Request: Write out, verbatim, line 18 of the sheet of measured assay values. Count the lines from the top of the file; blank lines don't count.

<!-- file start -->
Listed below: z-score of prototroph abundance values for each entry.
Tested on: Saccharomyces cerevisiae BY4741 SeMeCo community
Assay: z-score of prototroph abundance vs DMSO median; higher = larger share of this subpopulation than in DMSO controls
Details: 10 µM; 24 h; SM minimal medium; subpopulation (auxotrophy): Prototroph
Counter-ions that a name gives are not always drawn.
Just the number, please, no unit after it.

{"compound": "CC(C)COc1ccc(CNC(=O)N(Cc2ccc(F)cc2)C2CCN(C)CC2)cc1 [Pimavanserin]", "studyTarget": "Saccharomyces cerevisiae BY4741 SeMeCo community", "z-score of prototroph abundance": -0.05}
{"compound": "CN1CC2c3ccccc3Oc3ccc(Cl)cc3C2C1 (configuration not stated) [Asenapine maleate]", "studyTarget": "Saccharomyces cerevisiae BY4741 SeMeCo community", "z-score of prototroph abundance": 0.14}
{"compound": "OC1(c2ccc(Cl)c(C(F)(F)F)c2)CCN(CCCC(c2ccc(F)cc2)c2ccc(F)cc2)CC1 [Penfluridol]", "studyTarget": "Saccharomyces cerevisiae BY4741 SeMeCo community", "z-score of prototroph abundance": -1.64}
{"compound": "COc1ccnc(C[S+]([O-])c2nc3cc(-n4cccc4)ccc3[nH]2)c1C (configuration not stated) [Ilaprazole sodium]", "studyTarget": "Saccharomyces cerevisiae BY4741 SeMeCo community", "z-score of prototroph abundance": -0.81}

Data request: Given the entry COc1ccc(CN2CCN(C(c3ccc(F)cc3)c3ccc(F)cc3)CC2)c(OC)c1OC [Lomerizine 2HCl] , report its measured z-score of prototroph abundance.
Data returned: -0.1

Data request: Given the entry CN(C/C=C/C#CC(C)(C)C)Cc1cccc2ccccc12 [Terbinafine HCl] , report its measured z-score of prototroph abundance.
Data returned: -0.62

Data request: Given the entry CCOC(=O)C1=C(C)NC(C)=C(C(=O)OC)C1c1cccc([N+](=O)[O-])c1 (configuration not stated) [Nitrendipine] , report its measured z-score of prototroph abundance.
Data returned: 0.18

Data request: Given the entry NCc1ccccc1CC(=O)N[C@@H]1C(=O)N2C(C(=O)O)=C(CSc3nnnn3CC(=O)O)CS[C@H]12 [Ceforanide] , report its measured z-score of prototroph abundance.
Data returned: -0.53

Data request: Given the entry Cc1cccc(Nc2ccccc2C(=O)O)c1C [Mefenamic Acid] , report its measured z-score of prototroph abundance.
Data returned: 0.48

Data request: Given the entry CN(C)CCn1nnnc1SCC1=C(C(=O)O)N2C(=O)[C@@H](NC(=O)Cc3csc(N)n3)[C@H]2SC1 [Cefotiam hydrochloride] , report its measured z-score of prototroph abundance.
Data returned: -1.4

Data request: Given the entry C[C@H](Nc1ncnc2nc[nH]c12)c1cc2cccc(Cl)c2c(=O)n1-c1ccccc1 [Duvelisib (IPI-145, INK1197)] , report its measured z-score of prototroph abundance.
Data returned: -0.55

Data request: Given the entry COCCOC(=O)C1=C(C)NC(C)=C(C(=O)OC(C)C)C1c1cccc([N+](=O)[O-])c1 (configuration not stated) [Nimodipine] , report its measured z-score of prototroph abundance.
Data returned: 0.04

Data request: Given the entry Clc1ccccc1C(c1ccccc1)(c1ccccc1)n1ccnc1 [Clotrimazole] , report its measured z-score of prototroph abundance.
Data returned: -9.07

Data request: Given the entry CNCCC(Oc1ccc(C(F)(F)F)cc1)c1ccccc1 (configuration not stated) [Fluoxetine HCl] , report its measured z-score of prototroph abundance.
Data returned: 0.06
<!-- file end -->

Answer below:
Data returned: -0.53